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Will the Minneapolis Police Department really be ‘dismantled’ in 30 days if the public safety amendment passes?

Campaign mailers distributed by All of Mpls, a political committee that is opposing the amendment, have said that approval of the measure “would remove the police department 30 days after the election with no timeline or plan for its replacement.” 

Minneapolis’ 4th Police Precinct
The state law governing charter amendments says that, if passed by voters, “the amendment shall take effect in 30 days from the date of the election or at such other time as is fixed in the amendment.”
MinnPost file photo by Peter Callaghan

One question has been popping up a lot lately in Minneapolis’ public safety amendment debate: Will the Minneapolis Police Department really be gone in 30 days if the ballot measure is approved by voters? 

“I get asked this question routinely,” said Minneapolis City Clerk Casey Carl. “More than once a day now.”

Campaign mailers distributed by All of Mpls, a political committee that is opposing the amendment, have said that approval of the measure “would remove the police department 30 days after the election with no timeline or plan for its replacement.” 

The same mailing also says the ballot measure “would dismantle the police department 30 days after the election with no timeline or plan for its replacement.”

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Is that really true? 

“On paper,” this is correct, notes Carl. The state law governing charter amendments says that, if passed by voters, “the amendment shall take effect in 30 days from the date of the election or at such other time as is fixed in the amendment.” 

That would mean the city would have a Dec. 3 deadline to “remove the Police Department and replace it with a Department of Public Safety,” as stated in the ballot question

What that means in practice is more complicated, though. While the city has to officially begin the transition by the deadline, everything in a charter amendment doesn’t have to be achieved by then, said Carl. 

“It is impossible for any group of policymakers to have a transition plan to be done by Dec. 3; that is not a realistic thing. It just can’t be done,” said Carl. “But what the law says is that the question becomes ‘effective,’ it doesn’t say in the law that we have to have the entire thing implemented.”

There would be other real-world complications from implementing the amendment, noted Carl. Minnesota law requires that certain law enforcement services provided by a city be conducted by peace officers, which are traditional police. Until a new public safety department would be able to handle all that goes into handling such scenarios, Minneapolis police would carry out those responsibilities. 

There’s also the matter of the city’s police union, the Police Officers Federation of Minneapolis, and its labor contract. Though the most recent union contract expired on Dec. 31, 2019, “the terms and conditions of that contract continue to apply, pending a new contract that is yet to be negotiated and ultimately approved by the Mayor and Council,” said Carl.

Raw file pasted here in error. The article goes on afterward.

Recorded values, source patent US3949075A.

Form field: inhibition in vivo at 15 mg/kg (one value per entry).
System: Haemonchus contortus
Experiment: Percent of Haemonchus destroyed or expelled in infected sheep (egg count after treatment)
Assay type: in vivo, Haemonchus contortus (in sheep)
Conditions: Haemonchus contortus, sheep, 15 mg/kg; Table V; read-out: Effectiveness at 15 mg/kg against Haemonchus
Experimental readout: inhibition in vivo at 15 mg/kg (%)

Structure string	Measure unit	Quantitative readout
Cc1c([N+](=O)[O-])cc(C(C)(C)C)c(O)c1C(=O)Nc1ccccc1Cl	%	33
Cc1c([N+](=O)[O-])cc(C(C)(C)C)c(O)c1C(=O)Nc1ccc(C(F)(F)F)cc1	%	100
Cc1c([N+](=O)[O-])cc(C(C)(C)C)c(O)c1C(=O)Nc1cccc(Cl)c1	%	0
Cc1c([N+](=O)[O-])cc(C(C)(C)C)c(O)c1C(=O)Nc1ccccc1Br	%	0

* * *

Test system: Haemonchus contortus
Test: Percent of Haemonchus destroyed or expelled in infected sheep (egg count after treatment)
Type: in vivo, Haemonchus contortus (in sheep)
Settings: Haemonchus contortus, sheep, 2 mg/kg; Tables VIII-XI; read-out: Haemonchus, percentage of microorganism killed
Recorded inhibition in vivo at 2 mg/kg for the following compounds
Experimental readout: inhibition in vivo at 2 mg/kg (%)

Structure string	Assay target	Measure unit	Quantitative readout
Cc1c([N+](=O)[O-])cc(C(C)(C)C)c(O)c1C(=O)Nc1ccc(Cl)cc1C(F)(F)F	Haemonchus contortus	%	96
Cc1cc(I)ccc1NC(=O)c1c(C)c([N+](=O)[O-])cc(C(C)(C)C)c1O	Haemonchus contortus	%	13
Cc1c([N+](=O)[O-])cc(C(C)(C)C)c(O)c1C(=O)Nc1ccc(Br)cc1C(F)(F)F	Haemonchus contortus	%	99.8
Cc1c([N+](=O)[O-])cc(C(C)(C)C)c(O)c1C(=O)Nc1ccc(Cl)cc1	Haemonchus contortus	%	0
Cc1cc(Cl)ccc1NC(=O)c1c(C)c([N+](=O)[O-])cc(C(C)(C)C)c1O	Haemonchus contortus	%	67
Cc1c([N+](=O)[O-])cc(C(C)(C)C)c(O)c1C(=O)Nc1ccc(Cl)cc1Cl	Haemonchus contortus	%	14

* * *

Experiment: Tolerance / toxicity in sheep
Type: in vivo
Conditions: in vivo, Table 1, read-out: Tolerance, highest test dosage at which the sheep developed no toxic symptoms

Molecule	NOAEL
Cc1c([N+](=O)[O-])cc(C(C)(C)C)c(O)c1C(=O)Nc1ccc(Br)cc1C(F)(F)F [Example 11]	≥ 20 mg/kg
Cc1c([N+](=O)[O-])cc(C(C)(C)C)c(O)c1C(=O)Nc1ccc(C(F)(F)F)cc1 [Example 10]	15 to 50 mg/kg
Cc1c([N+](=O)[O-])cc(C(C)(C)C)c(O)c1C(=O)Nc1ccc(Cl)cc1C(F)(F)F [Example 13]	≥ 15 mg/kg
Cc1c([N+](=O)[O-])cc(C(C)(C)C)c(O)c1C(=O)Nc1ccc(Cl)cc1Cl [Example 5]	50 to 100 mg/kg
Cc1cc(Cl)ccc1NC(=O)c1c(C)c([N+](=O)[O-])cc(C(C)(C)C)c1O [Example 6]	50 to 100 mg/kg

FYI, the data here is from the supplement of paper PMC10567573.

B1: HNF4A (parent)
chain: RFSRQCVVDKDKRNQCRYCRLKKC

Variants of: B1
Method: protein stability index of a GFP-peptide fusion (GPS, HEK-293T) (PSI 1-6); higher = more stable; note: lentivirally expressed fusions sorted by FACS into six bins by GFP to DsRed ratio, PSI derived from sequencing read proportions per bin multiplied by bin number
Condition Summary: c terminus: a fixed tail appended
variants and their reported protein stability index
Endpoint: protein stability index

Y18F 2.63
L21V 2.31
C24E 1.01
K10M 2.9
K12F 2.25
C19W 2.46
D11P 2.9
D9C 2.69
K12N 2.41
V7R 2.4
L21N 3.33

Carl also said that any peace officers within a new public safety department would likely be represented by the federation.

“There is not a black and white answer,” said Carl. “The paper world would be changed, effective Dec. 3, for sure, but the real world is not as clear-cut. We would still have police officers on our payroll. We would still have law enforcement functions that would need to be provided in the city under state law. We would still have an obligation as an employer to those employees.”

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As a possibility, a way to “bridge the paper and real world,” Carl said the mayor and City Council together could name a public safety commissioner on Dec. 3. The city would then take action to ensure that the holder of the position would be the legal successor to the police chief once the new department is established. 

Creating a new role at that level, said Carl, often takes six or seven months. “And that’s the government moving fast,” Carl said, and he would not venture to estimate how long it could possibly take to stand up — or tear down — an entire department.  

Asked about the recent campaign literature, All of Mpls campaign manager Leili Fatehi noted that the mailers specifically say that the department will be dismantled, not that all law enforcement functions will cease. “There’s nothing in that that makes the claim that all cops disappear,” in 30 days, said Fatehi. “But the police department, as an artifact that exists by nature and consequence of the charter saying it exists, will have those provisions struck from the charter.” 

Fatehi said that reading anything more into All of Mpls’ claims is intentionally misreading the mailer language.